Writing the libretto for Brief Encounter was a labour of love. The film is a great favourite of mine, and the work of Noël Coward, who wrote the screenplay, has always fascinated me. As playwright, lyricist and performer, Coward’s wit, wisdom and open-heartedness inspired him to create characters that engage our sympathies and our intelligence in equal measure. He laughs at his characters and loves them, too, but never falls into mockery on the one hand or sentimentality on the other. We laugh with him, but with a kindness and understanding that we learn from his treatment of them. Coward’s prose is brilliant. He writes naturalistic dialogue heightened by the rhythms of a natural lyricist. But prose it is and as such quite unsingable in its raw form. - READ MORE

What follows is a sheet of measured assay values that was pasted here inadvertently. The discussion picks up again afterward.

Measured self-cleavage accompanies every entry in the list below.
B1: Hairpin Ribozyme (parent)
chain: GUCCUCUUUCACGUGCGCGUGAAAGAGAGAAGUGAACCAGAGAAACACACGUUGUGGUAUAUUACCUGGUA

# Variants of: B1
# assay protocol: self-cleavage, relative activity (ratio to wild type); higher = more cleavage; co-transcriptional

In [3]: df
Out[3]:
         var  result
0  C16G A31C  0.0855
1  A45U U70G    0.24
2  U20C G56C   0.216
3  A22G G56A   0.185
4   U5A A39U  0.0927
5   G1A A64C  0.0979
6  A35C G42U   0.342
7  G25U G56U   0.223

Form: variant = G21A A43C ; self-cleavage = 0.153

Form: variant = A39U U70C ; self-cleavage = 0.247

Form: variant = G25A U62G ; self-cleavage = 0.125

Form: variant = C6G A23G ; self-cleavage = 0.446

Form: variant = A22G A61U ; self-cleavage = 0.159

The action of the opera takes place in the railway station at Milford and other nearby loca-tions in England in the mid-1930s.
Laura Jesson and Alec Harvey sit in the refreshment room of the railway station with her chatty acquaintance Dolly, who has invited herself to the table. Laura and Alec sit politely while Dolly prattles on until Alec’s train arrives and he leaves them. The express train passes through the station and Laura disappears momentarily, looking ill when she returns.
During the train ride home, Laura protests that she is not feeling well and Dolly gives her some peace. Laura imagines a time when the agony she is feeling will pass. - READ MORE